The Russian Revolution in Ukraine

Nestor Makhno

Chapter 20: With the Left Bloc against the Counter-Revolution

On December 31 1917 I was doing organizational work in the village of Pologi when I received an accurate report that a battle was going on in Aleksandrovsk between detachments of the Red Guard group of Bogdanov and some haidamak units of the Central Rada.

At such a moment it was impossible to remain on the sideline as a neutral observer. The population was clearly hostile towards the Central Rada, whose agents were combing the countryside, hunting down revolutionaries, and treating them as “traitors...of Mother Ukraine” and defenders of the “katzaps”, whom it considered necessary to exterminate as mortal enemies of the Ukrainian language.

Such concepts were offensive to the peasants. They dragged down from the tribune any speakers who espoused such notions and rained blows down on them as enemies of the fraternal unity of the Ukrainian and Russian peoples.

This rancorous propaganda of the Ukrainian nationalists pushed the toilers of Gulyai-Pole rayon on the road of armed struggle against any form of Ukrainian separatism because toilers saw in this chauvinism – which was in fact the ruling idea of Ukrainian nationalism – death for the Revolution.

While fighting was going on in Aleksandrovsk between the Red Guards and the haidamaks, several train-loads of Cossacks were grouped along the Aleksandrovsk - Apostolovo - Krivoi Rog line. These troops had removed themselves from the External Front and were on their way to the Don to General Kaledin. (Kaledin’s movement was in essence a genuine throwback to the old monarchist system. It went under the flag of independence for the Don, but suddenly at its very heart appeared the black forces of reaction whose intention was to use the Cossacks to finish off the Revolution and restore the rule of the Romanovs.)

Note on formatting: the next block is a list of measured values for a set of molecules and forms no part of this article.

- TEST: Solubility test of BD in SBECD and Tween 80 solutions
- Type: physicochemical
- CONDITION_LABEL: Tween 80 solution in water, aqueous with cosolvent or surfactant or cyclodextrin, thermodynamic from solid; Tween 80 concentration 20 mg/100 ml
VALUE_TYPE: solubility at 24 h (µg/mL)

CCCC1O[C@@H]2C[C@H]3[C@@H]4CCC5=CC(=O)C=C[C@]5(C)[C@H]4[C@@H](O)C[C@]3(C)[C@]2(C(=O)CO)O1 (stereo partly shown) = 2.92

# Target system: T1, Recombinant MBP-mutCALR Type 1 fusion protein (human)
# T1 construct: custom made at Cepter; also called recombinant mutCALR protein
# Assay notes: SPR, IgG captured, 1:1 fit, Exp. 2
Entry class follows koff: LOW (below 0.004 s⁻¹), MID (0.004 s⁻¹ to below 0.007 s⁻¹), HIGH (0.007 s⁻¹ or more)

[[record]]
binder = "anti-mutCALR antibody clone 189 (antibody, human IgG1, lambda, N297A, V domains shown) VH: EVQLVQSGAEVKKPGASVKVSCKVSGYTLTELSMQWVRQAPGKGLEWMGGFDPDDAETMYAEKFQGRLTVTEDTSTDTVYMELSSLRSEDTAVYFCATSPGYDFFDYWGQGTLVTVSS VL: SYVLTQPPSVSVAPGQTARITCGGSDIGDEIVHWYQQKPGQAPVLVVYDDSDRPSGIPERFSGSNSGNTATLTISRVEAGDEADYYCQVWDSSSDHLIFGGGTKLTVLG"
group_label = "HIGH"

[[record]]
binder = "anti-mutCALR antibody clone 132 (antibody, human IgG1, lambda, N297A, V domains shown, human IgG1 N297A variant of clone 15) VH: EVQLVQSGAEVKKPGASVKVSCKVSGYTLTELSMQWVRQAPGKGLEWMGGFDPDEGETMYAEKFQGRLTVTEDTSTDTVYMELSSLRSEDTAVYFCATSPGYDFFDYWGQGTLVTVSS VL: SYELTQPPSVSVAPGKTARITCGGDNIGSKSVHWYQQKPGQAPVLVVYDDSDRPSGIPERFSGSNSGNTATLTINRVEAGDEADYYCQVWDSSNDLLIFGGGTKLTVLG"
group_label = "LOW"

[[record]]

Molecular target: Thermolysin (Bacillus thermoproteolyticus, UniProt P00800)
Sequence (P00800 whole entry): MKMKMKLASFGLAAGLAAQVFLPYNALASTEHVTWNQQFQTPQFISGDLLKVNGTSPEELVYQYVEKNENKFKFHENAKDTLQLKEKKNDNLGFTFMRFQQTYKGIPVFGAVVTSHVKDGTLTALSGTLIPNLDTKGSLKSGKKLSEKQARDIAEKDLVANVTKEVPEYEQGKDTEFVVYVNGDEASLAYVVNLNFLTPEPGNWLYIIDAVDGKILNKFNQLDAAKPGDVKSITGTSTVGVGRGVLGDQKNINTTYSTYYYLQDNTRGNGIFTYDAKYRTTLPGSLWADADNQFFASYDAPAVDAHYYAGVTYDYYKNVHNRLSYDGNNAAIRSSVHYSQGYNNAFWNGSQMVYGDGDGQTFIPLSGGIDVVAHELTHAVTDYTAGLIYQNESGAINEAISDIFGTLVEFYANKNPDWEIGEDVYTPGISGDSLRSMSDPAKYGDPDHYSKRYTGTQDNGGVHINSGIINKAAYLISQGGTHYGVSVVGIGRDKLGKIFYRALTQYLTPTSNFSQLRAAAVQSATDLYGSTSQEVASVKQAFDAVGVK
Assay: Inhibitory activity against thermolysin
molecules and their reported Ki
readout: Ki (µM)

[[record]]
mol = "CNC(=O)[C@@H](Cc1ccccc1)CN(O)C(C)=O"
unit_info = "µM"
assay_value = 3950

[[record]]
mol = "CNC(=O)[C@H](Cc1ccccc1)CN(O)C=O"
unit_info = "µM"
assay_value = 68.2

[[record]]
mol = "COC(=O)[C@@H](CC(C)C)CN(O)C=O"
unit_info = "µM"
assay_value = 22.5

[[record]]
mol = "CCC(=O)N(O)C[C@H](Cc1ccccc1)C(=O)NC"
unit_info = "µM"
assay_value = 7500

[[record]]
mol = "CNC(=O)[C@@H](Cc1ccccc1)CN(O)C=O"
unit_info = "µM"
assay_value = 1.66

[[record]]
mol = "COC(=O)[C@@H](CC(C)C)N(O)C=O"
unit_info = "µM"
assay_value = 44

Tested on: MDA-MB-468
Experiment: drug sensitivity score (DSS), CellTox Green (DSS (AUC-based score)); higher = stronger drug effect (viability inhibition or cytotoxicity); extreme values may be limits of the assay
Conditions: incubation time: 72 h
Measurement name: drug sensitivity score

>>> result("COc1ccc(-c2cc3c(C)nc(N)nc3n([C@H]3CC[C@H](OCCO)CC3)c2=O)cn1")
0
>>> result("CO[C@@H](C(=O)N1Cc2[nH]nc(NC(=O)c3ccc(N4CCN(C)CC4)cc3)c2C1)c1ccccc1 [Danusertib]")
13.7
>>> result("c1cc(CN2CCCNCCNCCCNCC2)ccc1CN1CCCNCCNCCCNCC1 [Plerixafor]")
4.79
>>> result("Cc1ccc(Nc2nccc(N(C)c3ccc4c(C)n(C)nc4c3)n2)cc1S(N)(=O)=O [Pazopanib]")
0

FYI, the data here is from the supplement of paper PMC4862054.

On January 2, 1918, the Gulyai-Pole Soviet, with the participation of the Union of Metal & Carpentry Workers and the Anarchist Communist Group, met around the clock. There was a heated discussion about what urgent measures to take to prevent the Cossacks from reaching the Don, because, once they joined up with Kaledin, they would form a Front which would constitute a threat to all the conquests of the Revolution. We, the peasants, all agreed on this.

This long and tiring session inspired in all its participants one and same thought: we must, in spite of the obvious contradiction, form a united front with the government forces. We must arm ourselves and go to to the aid of the Left Bloc. Our devotion to anti-authoritarian ideas would allow us to overcome any contradictions. After annihilating the black forces of reaction, we would extend and deepen the Revolution for the greatest good of all oppressed humanity. I said then:

“Each of us present today must keep our final goal in mind and make sure our actions are compatible with this goal: no person must be dominated by another person – an idea which opens to us the road to peace, liberty, equality, and solidarity for the whole human family. At each step we must think about this and it will help us to remain true to all we have discussed and agreed to here.”

In this way we resolved the problem of what our actions were to be in the immediate future.


On to Chapter 21 Armed peasantry go to the aid of the city workers; the Aleksandrovsk Revkom and the Commission of Inquiry

Back to Chapter 19 Counter-Revolution of the Ukrainian Central Rada

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